Bernard Thompson (1924 – 2007)
“It is photojournalism, not just pictures of blokes on bikes. One aspect of cycling photography is getting a great picture of Lance Armstrong storming up a mountain, but with Bernard it was the characters at the roadside that mattered just as much.”
Bernard Thompson was, for over three decades, the best-known photographer of cycle racing in the UK. From the 1960s through to the early ’90s, no major race felt complete unless Bernard and his wife, Eth, were in attendance, their camper van with its Cycling magazine logo in position at the finish line.
His published work was, understandably, tightly cropped shots of the main contenders in flight – especially the greats of time-trialling, including the likes of Beryl Burton, Alf Engers, Ian Cammish and Dave Akam.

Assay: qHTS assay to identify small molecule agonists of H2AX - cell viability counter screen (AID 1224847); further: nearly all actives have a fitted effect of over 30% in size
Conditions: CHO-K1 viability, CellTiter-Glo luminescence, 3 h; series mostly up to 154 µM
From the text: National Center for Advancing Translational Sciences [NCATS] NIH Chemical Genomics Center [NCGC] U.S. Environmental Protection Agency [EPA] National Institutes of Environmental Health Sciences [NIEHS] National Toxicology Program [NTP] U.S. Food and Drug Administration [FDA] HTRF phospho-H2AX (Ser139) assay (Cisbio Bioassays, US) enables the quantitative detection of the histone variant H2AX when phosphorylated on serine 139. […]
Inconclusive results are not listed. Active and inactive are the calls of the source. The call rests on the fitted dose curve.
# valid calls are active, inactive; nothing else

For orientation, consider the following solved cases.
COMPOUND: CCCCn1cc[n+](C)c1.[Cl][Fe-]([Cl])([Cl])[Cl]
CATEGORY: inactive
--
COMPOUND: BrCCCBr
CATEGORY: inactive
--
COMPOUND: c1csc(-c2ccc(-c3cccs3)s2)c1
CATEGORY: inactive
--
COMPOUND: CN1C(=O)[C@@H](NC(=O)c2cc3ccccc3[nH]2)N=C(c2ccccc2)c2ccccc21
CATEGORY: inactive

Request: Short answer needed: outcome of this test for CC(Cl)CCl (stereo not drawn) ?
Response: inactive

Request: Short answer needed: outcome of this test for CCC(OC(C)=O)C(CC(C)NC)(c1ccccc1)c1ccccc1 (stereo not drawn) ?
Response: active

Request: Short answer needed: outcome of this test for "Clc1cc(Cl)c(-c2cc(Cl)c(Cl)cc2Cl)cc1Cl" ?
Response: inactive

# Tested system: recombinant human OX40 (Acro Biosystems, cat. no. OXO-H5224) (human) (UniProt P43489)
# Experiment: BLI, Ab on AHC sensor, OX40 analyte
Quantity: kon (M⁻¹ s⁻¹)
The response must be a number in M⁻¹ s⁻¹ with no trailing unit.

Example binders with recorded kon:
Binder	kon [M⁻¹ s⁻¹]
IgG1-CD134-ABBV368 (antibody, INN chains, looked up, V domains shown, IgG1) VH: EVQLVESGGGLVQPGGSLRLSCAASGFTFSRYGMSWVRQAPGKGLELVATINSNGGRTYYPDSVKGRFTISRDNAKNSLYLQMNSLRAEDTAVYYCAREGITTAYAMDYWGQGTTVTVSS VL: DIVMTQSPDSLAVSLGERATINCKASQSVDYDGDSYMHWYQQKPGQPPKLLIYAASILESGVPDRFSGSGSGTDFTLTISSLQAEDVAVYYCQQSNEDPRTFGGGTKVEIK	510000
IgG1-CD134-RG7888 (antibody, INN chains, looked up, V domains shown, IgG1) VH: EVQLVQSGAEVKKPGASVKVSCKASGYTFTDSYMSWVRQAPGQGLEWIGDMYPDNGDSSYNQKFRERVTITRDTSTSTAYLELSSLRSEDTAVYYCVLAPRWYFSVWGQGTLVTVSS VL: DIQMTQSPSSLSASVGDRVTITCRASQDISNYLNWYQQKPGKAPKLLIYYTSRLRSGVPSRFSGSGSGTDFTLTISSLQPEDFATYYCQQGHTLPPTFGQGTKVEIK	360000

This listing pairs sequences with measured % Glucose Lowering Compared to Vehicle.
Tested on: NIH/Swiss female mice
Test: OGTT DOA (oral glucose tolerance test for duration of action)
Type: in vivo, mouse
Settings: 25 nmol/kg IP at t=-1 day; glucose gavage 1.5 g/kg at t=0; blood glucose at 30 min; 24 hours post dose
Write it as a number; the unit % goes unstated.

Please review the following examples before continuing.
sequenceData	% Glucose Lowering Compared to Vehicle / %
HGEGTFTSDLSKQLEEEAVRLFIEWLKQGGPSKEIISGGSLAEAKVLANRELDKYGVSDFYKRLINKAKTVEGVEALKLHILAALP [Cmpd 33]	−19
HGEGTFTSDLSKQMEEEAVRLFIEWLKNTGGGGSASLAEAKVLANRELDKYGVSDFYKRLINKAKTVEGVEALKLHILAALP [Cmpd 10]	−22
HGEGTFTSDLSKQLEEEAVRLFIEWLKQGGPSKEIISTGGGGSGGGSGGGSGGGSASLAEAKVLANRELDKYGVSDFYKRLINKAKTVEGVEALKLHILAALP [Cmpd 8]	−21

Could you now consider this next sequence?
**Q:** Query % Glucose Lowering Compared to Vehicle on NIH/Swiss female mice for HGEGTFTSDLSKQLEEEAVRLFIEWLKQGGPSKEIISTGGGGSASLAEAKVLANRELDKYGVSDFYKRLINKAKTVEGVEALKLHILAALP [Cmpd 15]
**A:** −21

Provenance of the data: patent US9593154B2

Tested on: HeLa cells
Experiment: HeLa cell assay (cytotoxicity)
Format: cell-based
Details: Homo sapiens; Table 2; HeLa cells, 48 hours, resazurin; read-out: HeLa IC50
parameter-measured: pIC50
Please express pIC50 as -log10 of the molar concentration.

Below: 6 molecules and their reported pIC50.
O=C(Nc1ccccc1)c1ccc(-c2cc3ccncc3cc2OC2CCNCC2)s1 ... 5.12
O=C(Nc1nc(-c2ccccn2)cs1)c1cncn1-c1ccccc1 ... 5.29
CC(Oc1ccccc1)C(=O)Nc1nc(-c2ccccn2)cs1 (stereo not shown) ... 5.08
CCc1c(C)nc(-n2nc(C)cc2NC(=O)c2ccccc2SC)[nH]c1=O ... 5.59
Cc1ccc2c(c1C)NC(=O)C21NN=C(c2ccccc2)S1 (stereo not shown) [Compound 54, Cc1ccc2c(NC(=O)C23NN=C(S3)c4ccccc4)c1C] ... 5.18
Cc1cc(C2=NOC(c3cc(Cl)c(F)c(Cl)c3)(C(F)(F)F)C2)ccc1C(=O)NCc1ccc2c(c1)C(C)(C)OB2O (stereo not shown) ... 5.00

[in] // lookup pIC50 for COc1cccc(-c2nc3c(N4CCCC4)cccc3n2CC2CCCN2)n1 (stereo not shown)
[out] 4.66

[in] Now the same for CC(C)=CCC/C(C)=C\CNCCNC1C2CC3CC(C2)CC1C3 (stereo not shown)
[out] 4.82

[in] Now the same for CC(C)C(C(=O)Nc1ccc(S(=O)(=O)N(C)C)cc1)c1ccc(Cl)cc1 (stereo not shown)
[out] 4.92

Yet his monumental archive reveals a wealth of stunning imagery, reportage of the highest order that captures the essence of British bike racing, especially time-trials. Thompson took full advantage of the long shadows and deserted roads at the unsociably early morning starts, capturing not only the stars of the scene, but also-rans, timekeepers, tramps wandering past, seemingly oblivious to the speeding racers beside them.
1 presents an exhibition of Bernard’s finest work, alongside artwork of the very best of our magazine covers from the past eight years.
Sunday 22nd also features an afternoon of cycling events celebrating the Tour de France, including a talk and Q&A from journalists and Cycling Anthology writers Lionel Birnie, Ellis Bacon and 28. Tickets here.
Opening party : Sunday, June 22 – 12-2pm
Riverhouse Arts Centre
Dates for exhibition: Wednesday June 18 – Sunday June 29